Home' LOTL : JanFeb16 Contents Some fifteen years later, that same unmistakable
voice snakes its way down my phone line. Etheridge
almost gushes about Australia, excited to play here
again this March. Since 2012 - the last time she
wowed us - a lot has changed for this rock deity:
New album, new management, new wife.
At 54, Etheridge appears to have come full circle
- from her self-titled debut at 27, to her latest, again
tellingly titled This Is M.E . Her 12th studio release,
This Is M.E. is a paradoxical first for Etheridge - her
first collaborative album and her first independent
one. The collaborative effort does not change her
songwriting - Etheridge says it was the very thing
that pushed her creativity like nothing before. This Is
M.E . signs off with her wedding vows to Linda Wal-
lem, the I’ll-defy-you-not-to-be-moved ‘Who Are You
Sensuality saturates her body of work. Her pleas
speak to the thirst for sexual love in us all - Don’t you
want to get that high? Don’t you want to be satisfied?
And when that love splinters - Does she know just
how to shock you? Electrify and roccckkk you? - you
can almost hear incisors bared, claws unsheathed.
For a woman who dreams in red, this passion is
In 1988 when Melissa Etheridge lit our collective
consciousness, what she really wanted was to be
famous and for everyone to love her. She hailed from
a childhood where both parents were problem drink-
ers, and had described her home as ‘emotionless.’
Pointedly, she later tells me that it is human emotion
that drives her music. Her friend Rosie O’Donnell
enunciated the following words in our New York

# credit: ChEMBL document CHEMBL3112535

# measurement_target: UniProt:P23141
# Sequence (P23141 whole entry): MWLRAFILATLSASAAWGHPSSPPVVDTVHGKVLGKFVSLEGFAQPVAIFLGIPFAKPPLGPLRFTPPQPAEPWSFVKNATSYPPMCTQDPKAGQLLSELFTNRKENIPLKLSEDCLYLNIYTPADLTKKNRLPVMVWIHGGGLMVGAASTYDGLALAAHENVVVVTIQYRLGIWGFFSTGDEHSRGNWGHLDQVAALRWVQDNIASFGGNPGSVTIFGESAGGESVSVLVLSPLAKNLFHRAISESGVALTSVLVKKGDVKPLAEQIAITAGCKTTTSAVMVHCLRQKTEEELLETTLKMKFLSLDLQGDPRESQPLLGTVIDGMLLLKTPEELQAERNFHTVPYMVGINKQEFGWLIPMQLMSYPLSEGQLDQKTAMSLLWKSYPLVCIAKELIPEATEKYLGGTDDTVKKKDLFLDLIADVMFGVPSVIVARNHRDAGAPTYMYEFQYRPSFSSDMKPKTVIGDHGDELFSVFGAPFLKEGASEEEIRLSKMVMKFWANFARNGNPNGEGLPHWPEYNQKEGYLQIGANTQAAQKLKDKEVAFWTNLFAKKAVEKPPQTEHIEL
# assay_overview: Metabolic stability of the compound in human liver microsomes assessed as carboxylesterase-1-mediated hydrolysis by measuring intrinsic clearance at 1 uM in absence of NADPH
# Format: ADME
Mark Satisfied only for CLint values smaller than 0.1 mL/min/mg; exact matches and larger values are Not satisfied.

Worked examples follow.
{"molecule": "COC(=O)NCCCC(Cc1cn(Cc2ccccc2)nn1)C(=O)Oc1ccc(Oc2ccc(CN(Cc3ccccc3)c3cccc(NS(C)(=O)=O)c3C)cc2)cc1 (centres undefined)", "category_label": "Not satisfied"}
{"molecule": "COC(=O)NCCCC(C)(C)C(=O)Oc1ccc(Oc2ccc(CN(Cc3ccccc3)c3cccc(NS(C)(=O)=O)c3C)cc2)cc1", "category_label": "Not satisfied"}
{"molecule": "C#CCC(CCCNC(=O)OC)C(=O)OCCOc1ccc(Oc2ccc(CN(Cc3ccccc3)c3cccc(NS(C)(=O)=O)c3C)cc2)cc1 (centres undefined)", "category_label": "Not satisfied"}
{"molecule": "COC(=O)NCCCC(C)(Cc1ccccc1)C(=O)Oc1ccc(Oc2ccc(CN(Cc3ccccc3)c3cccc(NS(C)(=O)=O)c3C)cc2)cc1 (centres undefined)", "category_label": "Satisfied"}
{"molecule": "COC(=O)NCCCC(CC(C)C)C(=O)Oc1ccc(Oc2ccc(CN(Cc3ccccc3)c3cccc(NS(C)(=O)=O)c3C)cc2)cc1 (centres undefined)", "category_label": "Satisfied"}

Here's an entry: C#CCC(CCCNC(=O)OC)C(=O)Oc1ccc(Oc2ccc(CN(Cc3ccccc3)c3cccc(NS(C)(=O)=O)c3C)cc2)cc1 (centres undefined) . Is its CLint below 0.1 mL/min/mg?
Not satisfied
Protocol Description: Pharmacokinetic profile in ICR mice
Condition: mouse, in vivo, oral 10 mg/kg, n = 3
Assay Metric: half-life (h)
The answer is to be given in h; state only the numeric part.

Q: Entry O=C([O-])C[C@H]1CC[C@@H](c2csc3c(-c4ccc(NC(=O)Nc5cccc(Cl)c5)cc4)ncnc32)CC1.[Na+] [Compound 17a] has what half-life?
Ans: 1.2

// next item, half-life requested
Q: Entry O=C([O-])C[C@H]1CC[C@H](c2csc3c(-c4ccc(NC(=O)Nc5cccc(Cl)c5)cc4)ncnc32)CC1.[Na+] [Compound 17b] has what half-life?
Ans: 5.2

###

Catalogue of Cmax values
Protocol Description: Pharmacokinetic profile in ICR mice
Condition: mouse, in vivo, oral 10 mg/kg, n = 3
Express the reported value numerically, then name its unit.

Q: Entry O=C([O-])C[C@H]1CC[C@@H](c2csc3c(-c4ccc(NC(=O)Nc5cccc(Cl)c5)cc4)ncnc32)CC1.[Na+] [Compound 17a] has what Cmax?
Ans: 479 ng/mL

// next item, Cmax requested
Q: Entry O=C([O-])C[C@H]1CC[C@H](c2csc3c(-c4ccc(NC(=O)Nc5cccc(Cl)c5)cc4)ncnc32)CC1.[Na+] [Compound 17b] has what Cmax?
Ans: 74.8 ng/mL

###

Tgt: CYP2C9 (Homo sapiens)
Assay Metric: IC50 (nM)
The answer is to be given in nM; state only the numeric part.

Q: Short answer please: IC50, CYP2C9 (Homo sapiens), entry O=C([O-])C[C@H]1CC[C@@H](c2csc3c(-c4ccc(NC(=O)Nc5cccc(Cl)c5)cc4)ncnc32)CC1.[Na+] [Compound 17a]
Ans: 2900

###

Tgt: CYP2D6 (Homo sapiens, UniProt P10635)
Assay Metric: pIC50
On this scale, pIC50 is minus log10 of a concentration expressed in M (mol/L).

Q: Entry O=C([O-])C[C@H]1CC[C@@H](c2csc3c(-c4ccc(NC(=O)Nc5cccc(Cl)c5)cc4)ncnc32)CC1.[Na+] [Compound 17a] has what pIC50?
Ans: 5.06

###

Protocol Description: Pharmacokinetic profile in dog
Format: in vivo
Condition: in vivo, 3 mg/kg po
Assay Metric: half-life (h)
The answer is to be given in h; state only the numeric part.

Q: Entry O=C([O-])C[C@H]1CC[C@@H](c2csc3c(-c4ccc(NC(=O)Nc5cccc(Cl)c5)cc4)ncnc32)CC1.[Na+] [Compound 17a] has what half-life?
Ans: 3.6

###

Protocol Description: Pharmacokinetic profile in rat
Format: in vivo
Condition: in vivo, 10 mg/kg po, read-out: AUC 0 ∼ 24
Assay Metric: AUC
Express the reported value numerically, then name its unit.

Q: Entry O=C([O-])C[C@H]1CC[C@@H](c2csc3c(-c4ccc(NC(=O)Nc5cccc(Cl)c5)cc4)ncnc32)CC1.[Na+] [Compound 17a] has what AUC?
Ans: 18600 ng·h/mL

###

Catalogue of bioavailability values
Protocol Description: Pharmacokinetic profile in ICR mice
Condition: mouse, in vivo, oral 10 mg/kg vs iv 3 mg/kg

interview a couple of years ago: ‘Fame is the im-
pending, glittering disaster.’
In 2004 when Melissa Etheridge was diagnosed
with cancer, what she really wanted was to get
healthy and to be around her loved ones. She now
considered music a pure celebration. Cancer was
an unexpected, upending ‘gift.’ Etheridge told Curve
in 2007, ‘ I touched the part we’re all trying to get to...
and all it was, was just being still. I just am. And I’m
beautiful and amazing and powerful, and everyone
is, and there’s just love.’
Etheridge was now holding mirrors up to every-
thing. She stopped eating meat. She publically
declared what the World Health Organisation de-
clared in October this year: That processed meat is
a carcinogen - something that causes cancer - and
that red meat is a highly probable carcinogen. She
had said, ‘ The meats...it’s really taxing us, and that’s
why we’re seeing this (cancer) epidemic.’
In the mire that is chemotherapy, battered about
by the treatments, Etheridge lost her hair. Still bald,
she did something that is trademark Etheridge - at
the 47th Annual Grammy Awards, she strode out on
stage and shared her searing version of ‘Piece of My
Heart’ by the singular Janis Joplin. Who else could
have possibly pulled this off? Etheridge births a gut-
felt and gravelly ode to Joplin; at one point her vocal
chords seem like a stretched elastic artery, on the
precipice of tearing. More than once has Etheridge
said that music is like breathing. And she sings as
though her very life depends on it. So maybe it does.
WHAT’S THE MOST MOVING MEMORY FROM
MAKING YOUR LATEST ALBUM?
Oh I just had the greatest time cause it was
my first independent album so it was kind of a
learning curve. I couldn’t really blame the record
company for anything! I am the record com-
pany! I learned more about budget, I learned